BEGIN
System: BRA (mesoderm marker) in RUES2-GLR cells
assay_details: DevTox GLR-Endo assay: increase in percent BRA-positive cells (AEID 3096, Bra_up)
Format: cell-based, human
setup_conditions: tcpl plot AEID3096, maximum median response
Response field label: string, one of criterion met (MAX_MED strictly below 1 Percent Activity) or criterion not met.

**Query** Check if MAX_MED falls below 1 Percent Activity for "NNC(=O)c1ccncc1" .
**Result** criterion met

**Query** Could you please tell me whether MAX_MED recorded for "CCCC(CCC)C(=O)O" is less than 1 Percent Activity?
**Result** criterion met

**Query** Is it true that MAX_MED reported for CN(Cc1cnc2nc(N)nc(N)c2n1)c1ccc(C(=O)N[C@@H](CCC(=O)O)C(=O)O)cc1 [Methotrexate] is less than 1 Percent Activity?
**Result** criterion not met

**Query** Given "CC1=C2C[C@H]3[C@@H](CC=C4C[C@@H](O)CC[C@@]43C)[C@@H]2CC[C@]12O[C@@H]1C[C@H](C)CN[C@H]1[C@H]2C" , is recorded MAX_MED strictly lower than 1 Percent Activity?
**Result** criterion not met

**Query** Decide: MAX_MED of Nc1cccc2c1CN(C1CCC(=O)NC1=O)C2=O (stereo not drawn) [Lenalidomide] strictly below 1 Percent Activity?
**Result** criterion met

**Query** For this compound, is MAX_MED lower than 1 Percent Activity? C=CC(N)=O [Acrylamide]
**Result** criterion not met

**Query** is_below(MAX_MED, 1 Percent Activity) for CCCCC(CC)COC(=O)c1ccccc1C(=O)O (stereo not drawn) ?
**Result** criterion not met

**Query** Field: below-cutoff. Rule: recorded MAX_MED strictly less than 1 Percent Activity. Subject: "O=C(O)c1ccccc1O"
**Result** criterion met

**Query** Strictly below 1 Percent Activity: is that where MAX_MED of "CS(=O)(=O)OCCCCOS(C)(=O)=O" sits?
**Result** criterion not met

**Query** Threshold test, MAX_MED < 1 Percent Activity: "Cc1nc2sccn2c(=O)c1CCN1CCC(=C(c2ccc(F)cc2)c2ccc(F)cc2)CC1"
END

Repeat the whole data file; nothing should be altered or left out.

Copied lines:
System: BRA (mesoderm marker) in RUES2-GLR cells
assay_details: DevTox GLR-Endo assay: increase in percent BRA-positive cells (AEID 3096, Bra_up)
Format: cell-based, human
setup_conditions: tcpl plot AEID3096, maximum median response
Response field label: string, one of criterion met (MAX_MED strictly below 1 Percent Activity) or criterion not met.

**Query** Check if MAX_MED falls below 1 Percent Activity for "NNC(=O)c1ccncc1" .
**Result** criterion met

**Query** Could you please tell me whether MAX_MED recorded for "CCCC(CCC)C(=O)O" is less than 1 Percent Activity?
**Result** criterion met

**Query** Is it true that MAX_MED reported for CN(Cc1cnc2nc(N)nc(N)c2n1)c1ccc(C(=O)N[C@@H](CCC(=O)O)C(=O)O)cc1 [Methotrexate] is less than 1 Percent Activity?
**Result** criterion not met

**Query** Given "CC1=C2C[C@H]3[C@@H](CC=C4C[C@@H](O)CC[C@@]43C)[C@@H]2CC[C@]12O[C@@H]1C[C@H](C)CN[C@H]1[C@H]2C" , is recorded MAX_MED strictly lower than 1 Percent Activity?
**Result** criterion not met

**Query** Decide: MAX_MED of Nc1cccc2c1CN(C1CCC(=O)NC1=O)C2=O (stereo not drawn) [Lenalidomide] strictly below 1 Percent Activity?
**Result** criterion met

**Query** For this compound, is MAX_MED lower than 1 Percent Activity? C=CC(N)=O [Acrylamide]
**Result** criterion not met

**Query** is_below(MAX_MED, 1 Percent Activity) for CCCCC(CC)COC(=O)c1ccccc1C(=O)O (stereo not drawn) ?
**Result** criterion not met

**Query** Field: below-cutoff. Rule: recorded MAX_MED strictly less than 1 Percent Activity. Subject: "O=C(O)c1ccccc1O"
**Result** criterion met

**Query** Strictly below 1 Percent Activity: is that where MAX_MED of "CS(=O)(=O)OCCCCOS(C)(=O)=O" sits?
**Result** criterion not met

**Query** Threshold test, MAX_MED < 1 Percent Activity: "Cc1nc2sccn2c(=O)c1CCN1CCC(=C(c2ccc(F)cc2)c2ccc(F)cc2)CC1"